The Enterprise Adoption Of Artificial Intelligence

Tamal Dutta Chowdhury, Senior Vice President - Artificial Intelligence, Course5iCourse5i is a global analytics & market insights solution provider offering Marketing Intelligence & Effectiveness, Digital Analytics, AI & Data Sciences, and Market Research Transformation services.

Artificial Intelligence (AI) is an umbrella term for multiple breakthrough technologies like Machine Learning, Natural Language Processing, Computer Vision, Motion & Manipulation, Knowledge Representation, Speech Recognition, and Machine Translation. These technologies, either on their own or in conjunction with one another, are driving a lot of the technological discourse, public interest and investments today. Despite the hype, studies have shown that many AI programs do not achieve their intended objectives, and the general AI adoption rate by global enterprises has been slow.

The Evolution of Artificial Intelligence
AI has been around since the 1950s, and has gone through several up & down cycles. AI has witnessed two major winters and some smaller ones, and several periods of hype and progress over the years. Most AI efforts till the first decade of this millennium were largely limited to academic and corporate research. It was only in the early part of this decade that AI started to emerge-out of the confines of research labs, and flourish in the world of enterprise adoption.

Many enterprises, especially large corporations, have started to invest significantly in AI initiatives. The phenomenal rise of enterprise AI, particularly since 2014-15, can be attributed to four key factors: (1) the availability of massive amounts of digital data; (2) a phenomenal in-crease in computational capabilities and the development of massively parallelized systems; (3) the widespread availability of advanced computing technologies; and (4) a significant increase in corporate spending on AI-centric theoretical and applied research. The Diffusion of Innovations theory posited by Everett Rogers explains, the Technology Adoption Life-cycle (TAM) Model where adopters of any new innovation or technology can be grouped into five categories: (1) Innovators, (2) Early Adopters, (3) Early Majority, (4) Late Majority, and (5) Laggards.

The current enterprise AI adoption is largely limited to the first two categories (viz., Innovators and Early Adopters). Companies that are in the Innovators category are generally `AI producers' (i.e., they develop AI technologies, systems and solutions), and to a certain extent, `AI Consumers' (i.e., they implement AI programs for their own internal use). Top technology organizations like Amazon, Microsoft and Google, and startups in niche AI areas (like computer vision or NLP) are good examples. Companies in the Early Adopter category are generally `AI Consumers' that have started implementing AI programs in select pockets within their organizations. Forward-looking companies in various domains like Banking and Financial Services, Healthcare, Telecom, and others generally makeup this category. In the past year or two, many large and mid-sized companies have started to join this Early Adopter category.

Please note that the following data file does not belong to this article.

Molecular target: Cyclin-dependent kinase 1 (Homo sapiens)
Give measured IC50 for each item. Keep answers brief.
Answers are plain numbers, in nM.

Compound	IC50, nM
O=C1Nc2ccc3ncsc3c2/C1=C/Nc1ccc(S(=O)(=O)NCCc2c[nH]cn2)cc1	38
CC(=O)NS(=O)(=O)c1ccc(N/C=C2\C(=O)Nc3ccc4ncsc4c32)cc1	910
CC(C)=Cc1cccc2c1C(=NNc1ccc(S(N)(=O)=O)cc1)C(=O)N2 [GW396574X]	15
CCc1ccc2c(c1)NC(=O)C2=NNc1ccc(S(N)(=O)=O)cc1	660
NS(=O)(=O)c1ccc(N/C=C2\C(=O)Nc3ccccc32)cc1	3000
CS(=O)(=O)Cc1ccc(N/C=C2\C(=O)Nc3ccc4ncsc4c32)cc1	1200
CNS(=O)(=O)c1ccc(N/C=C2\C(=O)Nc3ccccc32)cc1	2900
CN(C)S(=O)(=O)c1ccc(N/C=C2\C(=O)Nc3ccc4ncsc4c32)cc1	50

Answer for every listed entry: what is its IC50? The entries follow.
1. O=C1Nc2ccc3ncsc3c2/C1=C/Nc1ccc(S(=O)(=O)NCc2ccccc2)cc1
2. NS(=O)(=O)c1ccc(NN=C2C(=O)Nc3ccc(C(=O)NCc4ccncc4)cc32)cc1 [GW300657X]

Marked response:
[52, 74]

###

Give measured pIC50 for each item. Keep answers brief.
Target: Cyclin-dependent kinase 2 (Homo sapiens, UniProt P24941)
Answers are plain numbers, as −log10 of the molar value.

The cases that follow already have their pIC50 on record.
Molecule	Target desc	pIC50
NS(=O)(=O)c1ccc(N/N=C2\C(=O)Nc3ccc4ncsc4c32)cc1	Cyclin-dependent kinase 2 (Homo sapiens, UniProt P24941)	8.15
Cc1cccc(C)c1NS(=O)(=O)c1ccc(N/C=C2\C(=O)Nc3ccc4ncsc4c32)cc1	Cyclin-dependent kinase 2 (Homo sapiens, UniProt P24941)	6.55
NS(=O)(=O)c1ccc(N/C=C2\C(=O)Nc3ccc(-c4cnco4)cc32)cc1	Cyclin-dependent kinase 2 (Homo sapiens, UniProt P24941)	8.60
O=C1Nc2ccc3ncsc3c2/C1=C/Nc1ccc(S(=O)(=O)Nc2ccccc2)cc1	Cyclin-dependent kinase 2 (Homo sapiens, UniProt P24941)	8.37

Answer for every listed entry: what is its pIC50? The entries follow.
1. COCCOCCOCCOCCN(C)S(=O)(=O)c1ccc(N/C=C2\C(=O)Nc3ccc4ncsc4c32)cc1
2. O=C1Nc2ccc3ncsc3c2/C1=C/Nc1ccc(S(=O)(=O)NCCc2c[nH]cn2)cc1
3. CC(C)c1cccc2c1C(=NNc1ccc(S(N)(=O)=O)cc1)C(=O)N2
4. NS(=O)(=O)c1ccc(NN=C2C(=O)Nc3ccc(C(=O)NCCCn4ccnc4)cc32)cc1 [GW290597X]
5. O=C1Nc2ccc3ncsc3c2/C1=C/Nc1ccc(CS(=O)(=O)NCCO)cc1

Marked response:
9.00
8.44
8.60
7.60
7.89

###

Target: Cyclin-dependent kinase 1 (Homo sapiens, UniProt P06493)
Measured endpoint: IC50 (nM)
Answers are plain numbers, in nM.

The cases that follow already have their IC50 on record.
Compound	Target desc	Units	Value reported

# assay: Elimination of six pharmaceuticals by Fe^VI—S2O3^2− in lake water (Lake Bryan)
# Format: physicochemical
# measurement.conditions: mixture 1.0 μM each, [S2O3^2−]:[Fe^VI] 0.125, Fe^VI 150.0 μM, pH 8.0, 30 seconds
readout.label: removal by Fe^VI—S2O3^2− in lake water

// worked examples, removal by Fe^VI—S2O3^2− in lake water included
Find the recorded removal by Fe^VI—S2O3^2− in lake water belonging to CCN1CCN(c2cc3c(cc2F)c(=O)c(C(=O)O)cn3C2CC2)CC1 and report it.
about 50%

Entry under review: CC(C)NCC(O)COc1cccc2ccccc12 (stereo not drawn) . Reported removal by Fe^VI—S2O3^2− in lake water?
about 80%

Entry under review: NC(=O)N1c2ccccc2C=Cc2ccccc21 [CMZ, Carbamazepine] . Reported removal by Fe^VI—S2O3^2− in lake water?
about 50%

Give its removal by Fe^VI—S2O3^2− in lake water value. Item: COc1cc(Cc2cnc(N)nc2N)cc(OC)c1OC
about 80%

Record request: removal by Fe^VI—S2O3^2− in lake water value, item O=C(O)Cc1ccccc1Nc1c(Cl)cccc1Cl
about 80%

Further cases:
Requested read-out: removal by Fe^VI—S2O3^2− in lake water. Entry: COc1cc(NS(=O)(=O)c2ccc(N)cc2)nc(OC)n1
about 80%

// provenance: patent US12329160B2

Best Practices for Enterprise AI Adoption
The global AI ecosystem has learnt several lessons, while strategizing and executing corporate AI programs. Here are a few key ones: first, companies must develop a formal AI Charter and an AI Strategy Roadmap before embarking on organizational AI programs. A key element is the AI resourcing strategy, which should include three key components: (1) the core AI research and development team, along with an extended engineering and domain expert team, (2) the physical and digital infrastructure needed for implementing AI solutions, and (3) the broader AI ecosystem comprising of suppliers, partners, outsourced vendors, and academia. All projects must be in alignment with this defined charter and strategy.